Last updated on January 6th, 2023
Bluegill and sunfish are fun to catch and make great table fare. But for years I practiced strict catch-and-release whenever I targeted bream because I felt there wasn’t enough meat for the effort required.
Then a buddy of mine invited me to a bluegill fish fry, and I realized just how wrong I’d been.
From that point on, I was a believer in cleaning and eating a portion of the bluegill and sunfish I caught. The truth is, they’re really not that difficult to clean, and their mild flavor and flaky white meat make them some of the best-tasting freshwater fish you can eat.
If you haven’t given fried bream a try, you don’t know what you’re missing!
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There are three primary ways to clean bluegill and sunfish, each with its own advantages and disadvantages. Let’s take a look at the three methods, and you can ultimately decide which best suits your needs.
Scaled and Dressed
By far, the easiest way to clean bluegills is the scaled and dressed method, which only requires three simple steps:
- Cut off the head of the fish, right behind the pectoral fin.
- Dress the fish by cutting the belly open from the anus to where you cut off the head. You can then remove all the internal organs.
- Scale the fish. This is a simple process of removing the fish’s scales by scraping them from the rear of the fish towards the front (the opposite direction than they are laying).
There are tools specifically made to scale fish, but it can also be done with the edge of a knife blade or even a spoon. To get a good visual of the process, check out the YouTube video below.
The biggest benefit of this method is that it’s quick and easy. And since you often have a bunch of bluegill or sunfish to clean at once, that means less time cleaning fish, and more time kicked back enjoying a cold beverage while talking about the one that got away.
The downside is you’ll have all the bones to contend with, so you and your guests have to be extra careful to ensure no one accidentally swallows a bone. You also have the skin on, which some fish eaters don’t care for.
Skinned and Dressed
The second easiest way to clean bluegills is similar to the first, but rather than scaling the fish, you take the time to skin it. You still remove the head and internal organs.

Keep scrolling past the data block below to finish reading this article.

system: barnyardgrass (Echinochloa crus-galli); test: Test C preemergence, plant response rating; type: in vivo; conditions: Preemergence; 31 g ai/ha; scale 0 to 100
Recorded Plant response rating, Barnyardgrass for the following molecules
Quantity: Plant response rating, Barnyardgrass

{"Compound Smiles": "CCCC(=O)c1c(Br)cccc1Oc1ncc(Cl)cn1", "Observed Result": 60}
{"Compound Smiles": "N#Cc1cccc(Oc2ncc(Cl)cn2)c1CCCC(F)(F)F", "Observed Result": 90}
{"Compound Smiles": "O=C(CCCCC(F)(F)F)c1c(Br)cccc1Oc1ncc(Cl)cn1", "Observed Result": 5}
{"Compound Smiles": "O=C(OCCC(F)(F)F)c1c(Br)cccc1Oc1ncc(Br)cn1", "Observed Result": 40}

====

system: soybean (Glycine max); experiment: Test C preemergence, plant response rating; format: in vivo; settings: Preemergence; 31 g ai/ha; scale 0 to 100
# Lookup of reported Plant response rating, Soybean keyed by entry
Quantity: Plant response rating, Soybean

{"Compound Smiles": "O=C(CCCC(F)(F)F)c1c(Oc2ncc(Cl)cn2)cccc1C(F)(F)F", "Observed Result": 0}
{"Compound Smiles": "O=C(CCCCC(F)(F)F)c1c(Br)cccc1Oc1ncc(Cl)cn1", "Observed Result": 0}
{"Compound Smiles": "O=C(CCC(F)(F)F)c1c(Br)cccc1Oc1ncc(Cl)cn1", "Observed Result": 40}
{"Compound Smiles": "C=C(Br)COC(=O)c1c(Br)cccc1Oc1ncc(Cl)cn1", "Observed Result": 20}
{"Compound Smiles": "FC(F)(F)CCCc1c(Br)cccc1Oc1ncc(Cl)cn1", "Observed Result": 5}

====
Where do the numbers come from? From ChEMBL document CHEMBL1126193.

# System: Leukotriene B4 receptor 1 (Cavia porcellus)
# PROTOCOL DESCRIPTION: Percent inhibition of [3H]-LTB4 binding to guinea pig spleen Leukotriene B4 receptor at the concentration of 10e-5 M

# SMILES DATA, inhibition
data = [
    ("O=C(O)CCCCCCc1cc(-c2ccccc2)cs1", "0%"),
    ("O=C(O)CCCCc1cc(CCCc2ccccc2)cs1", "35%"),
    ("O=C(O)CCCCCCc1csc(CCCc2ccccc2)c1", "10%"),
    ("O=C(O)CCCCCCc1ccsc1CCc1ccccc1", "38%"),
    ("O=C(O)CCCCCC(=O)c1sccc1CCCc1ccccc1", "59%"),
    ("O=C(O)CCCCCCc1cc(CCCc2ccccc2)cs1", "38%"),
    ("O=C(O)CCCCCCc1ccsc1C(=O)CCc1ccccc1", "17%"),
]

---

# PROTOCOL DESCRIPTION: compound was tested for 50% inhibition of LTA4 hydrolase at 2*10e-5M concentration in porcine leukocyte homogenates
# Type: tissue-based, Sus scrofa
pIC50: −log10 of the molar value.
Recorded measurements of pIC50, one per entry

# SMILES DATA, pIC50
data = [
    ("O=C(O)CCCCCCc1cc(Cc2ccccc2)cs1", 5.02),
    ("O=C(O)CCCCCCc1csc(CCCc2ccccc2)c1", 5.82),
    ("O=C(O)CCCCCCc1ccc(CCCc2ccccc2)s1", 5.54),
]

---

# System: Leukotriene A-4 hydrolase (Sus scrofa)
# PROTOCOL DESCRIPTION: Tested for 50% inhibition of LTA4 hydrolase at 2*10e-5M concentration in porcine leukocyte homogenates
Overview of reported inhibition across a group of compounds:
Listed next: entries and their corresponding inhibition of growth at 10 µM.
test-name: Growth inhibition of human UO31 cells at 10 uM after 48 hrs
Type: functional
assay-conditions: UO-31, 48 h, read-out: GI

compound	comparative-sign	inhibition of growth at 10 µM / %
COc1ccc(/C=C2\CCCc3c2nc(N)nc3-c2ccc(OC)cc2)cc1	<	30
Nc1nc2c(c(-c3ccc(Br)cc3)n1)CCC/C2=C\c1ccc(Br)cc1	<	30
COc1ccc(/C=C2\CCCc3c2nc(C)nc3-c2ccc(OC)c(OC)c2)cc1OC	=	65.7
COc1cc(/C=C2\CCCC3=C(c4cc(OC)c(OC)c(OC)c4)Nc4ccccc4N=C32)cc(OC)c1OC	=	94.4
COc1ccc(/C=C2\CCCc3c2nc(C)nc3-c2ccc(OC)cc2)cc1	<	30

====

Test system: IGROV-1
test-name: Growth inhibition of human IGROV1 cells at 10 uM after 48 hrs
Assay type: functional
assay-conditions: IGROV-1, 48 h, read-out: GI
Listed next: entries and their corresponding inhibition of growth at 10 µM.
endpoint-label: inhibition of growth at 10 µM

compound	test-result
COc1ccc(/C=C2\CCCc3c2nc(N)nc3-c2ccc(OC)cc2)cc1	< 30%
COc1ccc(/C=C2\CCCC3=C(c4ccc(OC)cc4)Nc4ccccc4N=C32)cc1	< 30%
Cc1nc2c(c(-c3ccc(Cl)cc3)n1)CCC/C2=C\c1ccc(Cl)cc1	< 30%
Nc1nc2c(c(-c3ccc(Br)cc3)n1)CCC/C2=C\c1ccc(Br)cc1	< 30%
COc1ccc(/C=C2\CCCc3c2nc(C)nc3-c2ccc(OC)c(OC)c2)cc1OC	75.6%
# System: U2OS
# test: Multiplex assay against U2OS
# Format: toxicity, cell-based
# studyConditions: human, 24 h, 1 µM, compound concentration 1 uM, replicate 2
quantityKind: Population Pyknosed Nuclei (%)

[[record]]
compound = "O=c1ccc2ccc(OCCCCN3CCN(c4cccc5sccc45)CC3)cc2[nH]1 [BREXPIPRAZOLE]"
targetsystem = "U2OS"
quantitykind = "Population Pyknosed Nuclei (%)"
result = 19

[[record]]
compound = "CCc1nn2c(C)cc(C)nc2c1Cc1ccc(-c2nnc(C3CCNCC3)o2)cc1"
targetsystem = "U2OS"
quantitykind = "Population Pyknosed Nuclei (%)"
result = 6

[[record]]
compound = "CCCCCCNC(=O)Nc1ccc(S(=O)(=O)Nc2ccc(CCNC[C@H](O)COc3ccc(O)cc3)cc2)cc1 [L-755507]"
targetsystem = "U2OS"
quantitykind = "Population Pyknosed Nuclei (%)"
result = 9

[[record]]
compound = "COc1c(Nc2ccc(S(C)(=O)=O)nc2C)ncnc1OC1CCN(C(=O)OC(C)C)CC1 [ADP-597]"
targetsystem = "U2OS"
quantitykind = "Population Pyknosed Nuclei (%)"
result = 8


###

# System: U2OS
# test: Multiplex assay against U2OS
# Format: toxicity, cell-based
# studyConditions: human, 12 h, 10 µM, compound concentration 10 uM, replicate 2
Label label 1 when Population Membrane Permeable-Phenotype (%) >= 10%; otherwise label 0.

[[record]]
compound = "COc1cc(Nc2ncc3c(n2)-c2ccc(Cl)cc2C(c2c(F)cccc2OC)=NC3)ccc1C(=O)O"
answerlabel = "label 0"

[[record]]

The only real benefit to this method over scaling and gutting is that it eliminates the skin for those who don’t like the flavor. You still have the bones to deal with.
Personally, this is the one method discussed here that I don’t personally waste my time on, but I wanted to mention it for those who may find it beneficial (I’m looking at you, crunchy fish skin lovers).
While filleting bluegill is a little more time-consuming, and requires a little more finesse, it’s my preferred way to prepare them. With a little practice, you’ll be able to filet bream almost as quickly as you can scale and dress them, and you won’t have to worry about getting a fish bone caught in your throat.
Fileting bluegill isn’t difficult, but you’ll need a couple of tools to make the job go smoothly: a sharp fillet knife and a good cutting board.
It’s much easier to show someone how to fillet a fish than it is to describe in an article, so we’ve included an excellent video below from the Kentucky Department of Fish and Wildlife Resources.
But to summarize, after gutting the fish, you make a cut behind the pectoral fin until you hit the spine at the top, and the opening where you gutted the fish at the bottom. Then turn your blade toward the back of the fish, and run it down the spine at the top, and through the middle of the belly on the bottom. When you get to the tail, stop just short of removing the whole side of the fish.
Flip the half over the tail, then proceed to run your knife blade right along the skin of the fish, removing all the meat. Once you’ve removed the skin, you still have one step left. The rib bones are still in the fillet at this point, so you want to carefully cut them out, minimizing the amount of meat that comes out with them.
Once the ribs are out, you should have a nice boneless bluegill fillet ready for some breading and the frying pan!
Bluegill are plentiful, fun to catch, and delicious to eat. So don’t let the thought of a little fish cleaning keep you from taking advantage of the opportunity to host a fish fry for family or friends. There are a few great ways to quickly and efficiently process the fish, and whichever method you choose, the result will be mouth-watering fried bluegill.